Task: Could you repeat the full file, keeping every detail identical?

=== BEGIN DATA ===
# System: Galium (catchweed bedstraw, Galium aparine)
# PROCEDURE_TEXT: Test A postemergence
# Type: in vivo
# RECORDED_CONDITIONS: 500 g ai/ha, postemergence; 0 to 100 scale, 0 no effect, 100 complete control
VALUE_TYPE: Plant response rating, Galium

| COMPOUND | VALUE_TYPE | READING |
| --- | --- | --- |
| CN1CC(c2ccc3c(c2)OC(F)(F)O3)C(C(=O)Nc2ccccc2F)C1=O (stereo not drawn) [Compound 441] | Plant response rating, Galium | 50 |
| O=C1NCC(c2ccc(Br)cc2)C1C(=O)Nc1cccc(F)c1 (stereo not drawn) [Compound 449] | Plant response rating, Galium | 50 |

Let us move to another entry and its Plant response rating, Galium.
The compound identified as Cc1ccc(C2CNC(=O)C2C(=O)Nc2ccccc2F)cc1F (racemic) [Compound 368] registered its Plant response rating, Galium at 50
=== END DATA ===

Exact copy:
# System: Galium (catchweed bedstraw, Galium aparine)
# PROCEDURE_TEXT: Test A postemergence
# Type: in vivo
# RECORDED_CONDITIONS: 500 g ai/ha, postemergence; 0 to 100 scale, 0 no effect, 100 complete control
VALUE_TYPE: Plant response rating, Galium

| COMPOUND | VALUE_TYPE | READING |
| --- | --- | --- |
| CN1CC(c2ccc3c(c2)OC(F)(F)O3)C(C(=O)Nc2ccccc2F)C1=O (stereo not drawn) [Compound 441] | Plant response rating, Galium | 50 |
| O=C1NCC(c2ccc(Br)cc2)C1C(=O)Nc1cccc(F)c1 (stereo not drawn) [Compound 449] | Plant response rating, Galium | 50 |

Let us move to another entry and its Plant response rating, Galium.
The compound identified as Cc1ccc(C2CNC(=O)C2C(=O)Nc2ccccc2F)cc1F (racemic) [Compound 368] registered its Plant response rating, Galium at 50